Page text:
Electrospinning of Biosyn®-based tubular conduits: Structural, morphological, and mechanical characterizations

Academic Article

Abstract

  • Electrospinning has garnered special attention recently due to its flexibility in producing extracellular matrix-like non-woven fibers on the nano-/microscale and its ability to easily fabricate seamless three-dimensional tubular conduits. Biosyn®, a bioabsorbable co-polymer of glycolide, dioxanone, and trimethylene carbonate, was successfully electrospun into tubular conduits for the first time for soft tissue applications. At an electric field strength of 1 kV cm-1 over a distance of 22 cm (between the Taylor cone and the collector) and at a flow rate of 1.5 ml h-1 different concentrations of Biosyn/HFP solutions (5-20%) were spun into nanofibers and collected on a rotating mandrel (diameter 4 mm) at 300 and 3125 r.p.m. Scaffolds were characterized for structural and morphological properties by differential scanning calorimetry and scanning electron microscopy and for mechanical properties by uniaxial tensile testing (in both the circumferential and longitudinal directions). Biosyn® tubular scaffolds (internal diameter 4 mm) have been shown to exhibit a highly porous structure (60-70%) with a randomly oriented nanofibrous morphology. The polymer solution concentration directly affects spinnability and fiber diameter. At very low concentrations (≤5%) droplets were formed due to electrospraying. However, as the concentration increased the solution viscosity increased and a "bead-on-string" morphology was observed at 10%. A further increase in concentration to 13% resulted in "bead-free" nanofibers with diameters in the range 500-700 nm. Higher concentrations (≥20%) resulted in the formation of microfibers (1-1.4 μm diameter) due to increased solution viscosity. It has also been noted that increasing the mandrel speed from 300 to 3125 r.p.m. produced a reduction in the fiber size. Uniaxial tensile testing of the scaffolds revealed the mechanical properties to be attractive for soft tissue applications. As the fiber diameters of the scaffold decrease the tensile strength and modulus increase. There is no drastic change in tensile properties of the scaffolds tested under hydrated and dry conditions. However, a detailed study on the biodegradation and biomechanics of electrospun Biosyn conduits under physiological pressure conditions is required to ensure potential application as a vascular graft. © 2011 Acta Materialia Inc. Published by Elsevier Ltd. All rights reserved.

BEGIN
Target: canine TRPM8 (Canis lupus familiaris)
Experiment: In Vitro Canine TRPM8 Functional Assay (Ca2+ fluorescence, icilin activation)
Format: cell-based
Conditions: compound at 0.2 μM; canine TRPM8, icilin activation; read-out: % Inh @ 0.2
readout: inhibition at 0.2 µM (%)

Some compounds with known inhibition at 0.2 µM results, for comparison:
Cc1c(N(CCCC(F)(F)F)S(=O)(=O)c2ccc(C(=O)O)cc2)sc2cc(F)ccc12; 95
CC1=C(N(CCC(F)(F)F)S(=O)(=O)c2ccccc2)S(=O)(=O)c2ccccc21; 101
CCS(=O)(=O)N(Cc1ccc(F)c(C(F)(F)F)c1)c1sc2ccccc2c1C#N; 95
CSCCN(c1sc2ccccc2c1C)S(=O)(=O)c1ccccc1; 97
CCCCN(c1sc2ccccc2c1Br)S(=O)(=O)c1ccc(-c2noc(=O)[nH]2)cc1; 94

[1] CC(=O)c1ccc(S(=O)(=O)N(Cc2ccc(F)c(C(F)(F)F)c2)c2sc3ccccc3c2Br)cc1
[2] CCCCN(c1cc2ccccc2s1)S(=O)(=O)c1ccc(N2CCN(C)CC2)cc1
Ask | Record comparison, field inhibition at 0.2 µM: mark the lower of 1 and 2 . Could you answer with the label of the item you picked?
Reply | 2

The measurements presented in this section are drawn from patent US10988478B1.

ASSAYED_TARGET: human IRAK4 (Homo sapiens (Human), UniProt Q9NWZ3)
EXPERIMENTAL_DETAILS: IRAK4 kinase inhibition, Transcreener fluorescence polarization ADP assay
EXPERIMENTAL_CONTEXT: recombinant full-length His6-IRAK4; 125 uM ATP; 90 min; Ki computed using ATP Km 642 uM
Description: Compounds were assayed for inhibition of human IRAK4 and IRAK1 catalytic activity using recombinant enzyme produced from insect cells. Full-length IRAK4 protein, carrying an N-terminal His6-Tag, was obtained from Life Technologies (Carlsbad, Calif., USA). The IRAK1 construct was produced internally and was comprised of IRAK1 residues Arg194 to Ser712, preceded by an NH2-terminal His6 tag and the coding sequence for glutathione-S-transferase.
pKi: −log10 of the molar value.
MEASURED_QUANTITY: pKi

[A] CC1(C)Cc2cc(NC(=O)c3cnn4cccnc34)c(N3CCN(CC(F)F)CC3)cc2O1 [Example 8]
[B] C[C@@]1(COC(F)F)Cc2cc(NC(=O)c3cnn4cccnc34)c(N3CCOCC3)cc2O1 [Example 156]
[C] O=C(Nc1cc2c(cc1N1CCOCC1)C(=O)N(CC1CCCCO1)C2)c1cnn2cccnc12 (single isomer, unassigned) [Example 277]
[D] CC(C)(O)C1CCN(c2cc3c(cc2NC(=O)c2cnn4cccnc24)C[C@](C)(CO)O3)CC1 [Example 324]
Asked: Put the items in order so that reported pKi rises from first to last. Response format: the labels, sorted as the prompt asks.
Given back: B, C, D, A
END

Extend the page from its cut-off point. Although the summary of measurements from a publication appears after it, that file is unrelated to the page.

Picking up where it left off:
• Published In

  • Acta Biomaterialia  Journal
  • Digital Object Identifier (doi)

    Author List

  • Thomas V; Donahoe T; Nyairo E; Dean DR; Vohra YK
  • Start Page

  • 2070
  • End Page

  • 2079
  • Volume

  • 7
  • Issue

  • 5